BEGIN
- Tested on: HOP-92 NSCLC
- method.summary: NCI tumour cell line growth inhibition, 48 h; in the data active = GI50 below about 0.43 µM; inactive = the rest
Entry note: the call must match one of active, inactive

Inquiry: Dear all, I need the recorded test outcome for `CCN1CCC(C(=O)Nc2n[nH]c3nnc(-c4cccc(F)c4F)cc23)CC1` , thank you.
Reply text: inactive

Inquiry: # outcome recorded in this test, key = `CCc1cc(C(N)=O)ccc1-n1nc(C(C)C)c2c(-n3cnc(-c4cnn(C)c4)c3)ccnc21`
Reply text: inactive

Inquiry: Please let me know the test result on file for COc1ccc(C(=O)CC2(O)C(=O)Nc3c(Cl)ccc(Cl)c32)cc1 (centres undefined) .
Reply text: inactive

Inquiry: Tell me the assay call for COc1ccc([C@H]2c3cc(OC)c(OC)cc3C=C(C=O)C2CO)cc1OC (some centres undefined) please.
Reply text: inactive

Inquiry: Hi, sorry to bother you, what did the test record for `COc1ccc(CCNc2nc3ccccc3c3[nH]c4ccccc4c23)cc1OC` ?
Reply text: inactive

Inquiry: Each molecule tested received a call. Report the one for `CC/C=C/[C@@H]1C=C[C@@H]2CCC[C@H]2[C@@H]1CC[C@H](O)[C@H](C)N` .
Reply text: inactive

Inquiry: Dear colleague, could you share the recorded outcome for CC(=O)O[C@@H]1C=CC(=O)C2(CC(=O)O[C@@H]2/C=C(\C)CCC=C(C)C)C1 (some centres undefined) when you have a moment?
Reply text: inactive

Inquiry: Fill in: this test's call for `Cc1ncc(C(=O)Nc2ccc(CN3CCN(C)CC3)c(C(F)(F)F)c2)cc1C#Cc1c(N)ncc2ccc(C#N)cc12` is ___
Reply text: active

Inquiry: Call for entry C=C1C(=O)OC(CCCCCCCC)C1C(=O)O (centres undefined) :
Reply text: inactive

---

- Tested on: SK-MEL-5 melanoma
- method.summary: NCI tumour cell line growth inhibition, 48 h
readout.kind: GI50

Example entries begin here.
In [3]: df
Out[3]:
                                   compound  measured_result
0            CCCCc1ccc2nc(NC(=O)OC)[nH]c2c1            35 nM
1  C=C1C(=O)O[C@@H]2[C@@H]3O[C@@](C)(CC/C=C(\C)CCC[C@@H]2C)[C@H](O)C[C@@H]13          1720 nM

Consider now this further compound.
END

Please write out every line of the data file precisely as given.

- Tested on: HOP-92 NSCLC
- method.summary: NCI tumour cell line growth inhibition, 48 h; in the data active = GI50 below about 0.43 µM; inactive = the rest
Entry note: the call must match one of active, inactive

Inquiry: Dear all, I need the recorded test outcome for `CCN1CCC(C(=O)Nc2n[nH]c3nnc(-c4cccc(F)c4F)cc23)CC1` , thank you.
Reply text: inactive

Inquiry: # outcome recorded in this test, key = `CCc1cc(C(N)=O)ccc1-n1nc(C(C)C)c2c(-n3cnc(-c4cnn(C)c4)c3)ccnc21`
Reply text: inactive

Inquiry: Please let me know the test result on file for COc1ccc(C(=O)CC2(O)C(=O)Nc3c(Cl)ccc(Cl)c32)cc1 (centres undefined) .
Reply text: inactive

Inquiry: Tell me the assay call for COc1ccc([C@H]2c3cc(OC)c(OC)cc3C=C(C=O)C2CO)cc1OC (some centres undefined) please.
Reply text: inactive

Inquiry: Hi, sorry to bother you, what did the test record for `COc1ccc(CCNc2nc3ccccc3c3[nH]c4ccccc4c23)cc1OC` ?
Reply text: inactive

Inquiry: Each molecule tested received a call. Report the one for `CC/C=C/[C@@H]1C=C[C@@H]2CCC[C@H]2[C@@H]1CC[C@H](O)[C@H](C)N` .
Reply text: inactive

Inquiry: Dear colleague, could you share the recorded outcome for CC(=O)O[C@@H]1C=CC(=O)C2(CC(=O)O[C@@H]2/C=C(\C)CCC=C(C)C)C1 (some centres undefined) when you have a moment?
Reply text: inactive

Inquiry: Fill in: this test's call for `Cc1ncc(C(=O)Nc2ccc(CN3CCN(C)CC3)c(C(F)(F)F)c2)cc1C#Cc1c(N)ncc2ccc(C#N)cc12` is ___
Reply text: active

Inquiry: Call for entry C=C1C(=O)OC(CCCCCCCC)C1C(=O)O (centres undefined) :
Reply text: inactive

---

- Tested on: SK-MEL-5 melanoma
- method.summary: NCI tumour cell line growth inhibition, 48 h
readout.kind: GI50

Example entries begin here.
In [3]: df
Out[3]:
                                   compound  measured_result
0            CCCCc1ccc2nc(NC(=O)OC)[nH]c2c1            35 nM
1  C=C1C(=O)O[C@@H]2[C@@H]3O[C@@](C)(CC/C=C(\C)CCC[C@@H]2C)[C@H](O)C[C@@H]13          1720 nM

Consider now this further compound.